A WOMAN who”systematically” stole customers’ bank details to pay for beauty products and takeaway food while she was working in a bank’s call centre has been jailed.

Maryam Gill, 22, of Hampden Street, Little Horton, used one victim’s card details to order a Domino’s pizza just 12 seconds after finishing a call with the customer.

While working as a customer service advisor for Santander in Bradford between May 27 and September 7 last year, Gill successfully defrauded customers out of more than £1,800, and also attempted £12,700 of unsuccessful transactions in that period.

Prosecutor Rebecca Young said the majority of the items bought using customers’ details “related to women or to ordering takeaway food”.

She said: “Once she had the card details, sometimes within minutes of the call, she would use the details to order food or beauty items, being delivered to her home address.

“There were nine complainants. The first victim’s loss was £29, when an order was made 12 seconds after speaking with Gill for Domino’s pizza to be delivered to her home.

“Another victim’s details were used 18 times, for sums totalling £1,800.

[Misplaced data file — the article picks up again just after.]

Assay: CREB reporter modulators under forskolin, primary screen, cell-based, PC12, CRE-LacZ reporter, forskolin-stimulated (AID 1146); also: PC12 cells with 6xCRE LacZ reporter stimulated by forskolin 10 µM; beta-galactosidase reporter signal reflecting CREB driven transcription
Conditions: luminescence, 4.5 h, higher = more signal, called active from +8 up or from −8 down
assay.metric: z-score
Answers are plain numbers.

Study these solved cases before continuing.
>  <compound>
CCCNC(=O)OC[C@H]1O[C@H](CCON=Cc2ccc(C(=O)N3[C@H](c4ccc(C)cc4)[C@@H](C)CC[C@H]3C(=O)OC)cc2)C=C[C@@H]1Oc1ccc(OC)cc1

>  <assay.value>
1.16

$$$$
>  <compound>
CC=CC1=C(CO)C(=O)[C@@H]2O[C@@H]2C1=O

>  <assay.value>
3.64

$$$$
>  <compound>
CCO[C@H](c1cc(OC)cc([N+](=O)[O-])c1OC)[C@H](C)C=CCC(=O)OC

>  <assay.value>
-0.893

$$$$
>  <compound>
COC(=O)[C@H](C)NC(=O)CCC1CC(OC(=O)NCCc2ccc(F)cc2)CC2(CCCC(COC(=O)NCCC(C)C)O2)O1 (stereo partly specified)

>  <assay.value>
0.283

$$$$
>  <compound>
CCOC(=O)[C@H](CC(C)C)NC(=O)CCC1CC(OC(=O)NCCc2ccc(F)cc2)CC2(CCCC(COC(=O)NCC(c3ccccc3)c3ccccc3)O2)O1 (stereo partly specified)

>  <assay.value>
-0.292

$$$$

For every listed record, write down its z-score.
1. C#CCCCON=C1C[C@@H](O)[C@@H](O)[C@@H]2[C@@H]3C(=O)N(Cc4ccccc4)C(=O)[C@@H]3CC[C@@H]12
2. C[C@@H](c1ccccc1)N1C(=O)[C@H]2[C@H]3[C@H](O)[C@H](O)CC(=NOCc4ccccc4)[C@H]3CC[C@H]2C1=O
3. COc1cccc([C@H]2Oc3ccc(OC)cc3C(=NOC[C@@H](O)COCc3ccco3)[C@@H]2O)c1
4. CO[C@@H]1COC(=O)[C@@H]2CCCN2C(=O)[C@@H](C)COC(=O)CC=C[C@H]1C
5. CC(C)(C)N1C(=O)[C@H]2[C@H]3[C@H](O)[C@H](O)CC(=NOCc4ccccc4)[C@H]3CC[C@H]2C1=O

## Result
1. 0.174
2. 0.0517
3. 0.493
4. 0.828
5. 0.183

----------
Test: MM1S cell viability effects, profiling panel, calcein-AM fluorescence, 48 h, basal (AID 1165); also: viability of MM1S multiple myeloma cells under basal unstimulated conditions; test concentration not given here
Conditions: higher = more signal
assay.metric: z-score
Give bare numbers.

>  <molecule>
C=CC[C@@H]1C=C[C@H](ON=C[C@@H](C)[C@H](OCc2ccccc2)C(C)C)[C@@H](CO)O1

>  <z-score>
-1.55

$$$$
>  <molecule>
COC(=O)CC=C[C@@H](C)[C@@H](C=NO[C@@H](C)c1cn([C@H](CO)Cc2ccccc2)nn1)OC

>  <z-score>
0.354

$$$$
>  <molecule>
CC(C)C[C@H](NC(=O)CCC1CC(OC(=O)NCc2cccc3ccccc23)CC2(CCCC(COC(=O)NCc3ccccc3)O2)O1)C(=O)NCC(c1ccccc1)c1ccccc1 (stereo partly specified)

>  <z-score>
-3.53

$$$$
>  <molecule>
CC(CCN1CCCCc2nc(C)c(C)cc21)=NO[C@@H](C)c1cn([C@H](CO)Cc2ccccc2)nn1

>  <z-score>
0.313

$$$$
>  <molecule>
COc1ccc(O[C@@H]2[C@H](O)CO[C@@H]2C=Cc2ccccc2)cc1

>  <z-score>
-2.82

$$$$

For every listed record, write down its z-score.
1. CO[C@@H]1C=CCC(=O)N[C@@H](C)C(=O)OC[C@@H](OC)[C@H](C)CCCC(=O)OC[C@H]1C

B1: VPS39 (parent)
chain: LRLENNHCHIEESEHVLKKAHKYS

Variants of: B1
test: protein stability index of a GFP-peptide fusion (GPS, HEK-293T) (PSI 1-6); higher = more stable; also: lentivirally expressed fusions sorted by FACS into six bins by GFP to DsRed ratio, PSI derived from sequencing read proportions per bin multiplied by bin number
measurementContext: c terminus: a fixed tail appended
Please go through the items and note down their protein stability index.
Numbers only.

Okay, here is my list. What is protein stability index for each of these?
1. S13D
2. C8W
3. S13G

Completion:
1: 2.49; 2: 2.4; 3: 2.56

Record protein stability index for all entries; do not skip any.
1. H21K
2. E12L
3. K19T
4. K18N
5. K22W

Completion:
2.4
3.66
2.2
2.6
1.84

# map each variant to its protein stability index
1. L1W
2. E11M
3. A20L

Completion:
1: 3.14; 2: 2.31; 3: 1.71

“Gill purchased fake eyelashes, something from Selfridge’s, other beauty items, paid for Uber taxi rides, and more Domino’s orders.

“She used her own phone when doing so, and that is how she was so quickly identified.

“This was abuse of a position with a high degree of trust.”

In mitigation for Gill, Bradford Crown Court heard she pleaded guilty at the first opportunity, and had no previous convictions.

The court was told she had a “bright academic past” but was “a naive and immature individual” who has brought “humiliation and shame to herself”.

She was also said to be remorseful for her actions, but Recorder Dafydd Enoch QC rejected those claims, and said she had been caught “red handed”.

He said: “I can’t escape the feeling you don’t fully understand the seriousness of what you have done.

“When people work in banks with access to hundreds of people’s personal details, they have a very important responsibility not to abuse their position.

“Time and again the Court of Appeal has said people who steal money by abusing a position of trust will go to prison.

“You used multiple people’s details to steal £1,800 worth of goods for yourself.

“You have no choice but to accept full responsibility for your actions because most of the items bought were beauty products, you were caught red handed, and I do not accept you have been fully remorseful.

“This was a systematic misuse of the public’s information in a position of trust. What sort of message would it send to people who work in banks if they think they can do this?”

Gill, who was dressed all in black, was jailed for three months.